Being the defending champions, a lot will be at stakes for Australia when they begin their 2019 ICC World Cup quest in England. Unlike their opponents though, the men from the land Down Under will have to absorb extra grains of the public eye, with the sole reason being the return of David Warner and Steve Smith.

The duo, returning to the international circuit following their year-long ban after a ball tampering saga, has already gathered their bits of unnecessary affairs, leaving the other trailblazers, equally important for the team, in the shadow of all the media nous.

Having struggled in the initial phase post the ban, Australia’s rise in the One Day Internationals, especially since the turn of the year is nothing short of any revelation. The Aussies have played 21 ODIs without Smith and Warner and have gained victory in 10 of them. That record might not be something to be very proud of, but the fact that nine of those victories have come in 2019 establishes a real fact check for their oppositions.

In all honesty, the addition of Smith and Warner has further solidified an already charged batting contingent. The latter’s inclusion has raised the conundrum of the opening partnership; something that captain Aaron Finch and Usman Khawaja were relishing to perfection of late. The left-hander’s incorporation means Khawaja will have to fight for his place with Shaun Marsh given that Smith will follow suit at number 4.

Khawaja, in particular, has enjoyed a great run of form in 2019. In 13 games so far, the left-hander has scored whopping 769 runs at 59.15, scoring six half-centuries and two tons in the process. Marsh, on the other hand, has been Australia’s best ODI player in 2017 and 2018 and has endured a mixed tenure thus far.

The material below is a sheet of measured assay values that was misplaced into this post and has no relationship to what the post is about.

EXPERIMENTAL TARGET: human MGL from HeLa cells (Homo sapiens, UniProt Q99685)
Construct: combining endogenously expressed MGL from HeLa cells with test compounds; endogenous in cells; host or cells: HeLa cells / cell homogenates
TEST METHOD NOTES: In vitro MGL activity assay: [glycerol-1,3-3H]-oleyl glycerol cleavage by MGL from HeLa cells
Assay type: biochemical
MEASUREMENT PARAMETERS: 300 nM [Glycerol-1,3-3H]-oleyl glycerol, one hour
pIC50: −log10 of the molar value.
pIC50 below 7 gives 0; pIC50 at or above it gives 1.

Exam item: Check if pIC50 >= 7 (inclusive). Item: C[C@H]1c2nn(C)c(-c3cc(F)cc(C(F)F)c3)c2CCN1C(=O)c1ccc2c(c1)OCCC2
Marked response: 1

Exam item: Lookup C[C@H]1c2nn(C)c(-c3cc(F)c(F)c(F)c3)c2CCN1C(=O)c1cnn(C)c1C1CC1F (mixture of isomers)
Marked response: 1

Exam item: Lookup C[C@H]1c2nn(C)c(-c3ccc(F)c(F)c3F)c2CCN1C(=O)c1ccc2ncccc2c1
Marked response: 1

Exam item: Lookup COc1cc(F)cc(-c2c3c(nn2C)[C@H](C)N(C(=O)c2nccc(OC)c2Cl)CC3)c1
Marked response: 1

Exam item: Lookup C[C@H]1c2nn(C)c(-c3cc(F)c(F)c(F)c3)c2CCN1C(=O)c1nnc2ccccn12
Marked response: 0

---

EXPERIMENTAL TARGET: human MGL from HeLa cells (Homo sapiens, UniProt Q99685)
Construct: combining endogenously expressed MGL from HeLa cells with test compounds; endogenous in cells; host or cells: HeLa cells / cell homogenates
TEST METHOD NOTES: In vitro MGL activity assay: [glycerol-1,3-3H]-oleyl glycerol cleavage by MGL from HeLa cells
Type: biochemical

AFP / Patrick Hamilton

On a grey day, even if their batting collapses, the depth in the likes of Glenn Maxwell, Marcus Stoinis and Alex Carrey are more than capable of sustaining the pressure. Not to forget the extra dimension the likes of Maxwell and Stoinis bring along with them.

Speaking of pressure, Australia’s pace battery is up with the very best, to say the least. In Pat Cummins, Mitchell Starc, Jason Behrendorff and Nathan Coulter-Nile, this unit has arguably one of the fiercest bowling attacks in the sport. Coulter-Nile amongst them, not just gives his side an added pacer, but also adds a useful batting option in the lower order.

This pace unit, furthermore, is backed by a not-so-ardent ODI contingent of Nathan Lyon and Adam Zampa.

Zampa, in particular, will be vital in Australia’s bid to restrict their opponent within 300. Having had greater experience in ODIs, Zampa’s abilities will be put to test especially against the big hitters. The 27-year-old has already laid down the threat he poses, especially against India and Pakistan, having picked 18 wickets in just 11 games, and this would be a perfect time for him to assert his authority on a bigger stage.

There is no denying that Jhye Richardson and Josh Hazlewood’s absence will be felt at times, but this unit has enough firepower to make up for the places.

Smith and Warner coming back into the side will see a couple of changes being made in the order, but that’s about it. The Aussies, with or without them, would have been headed as the tournament favourites anyway.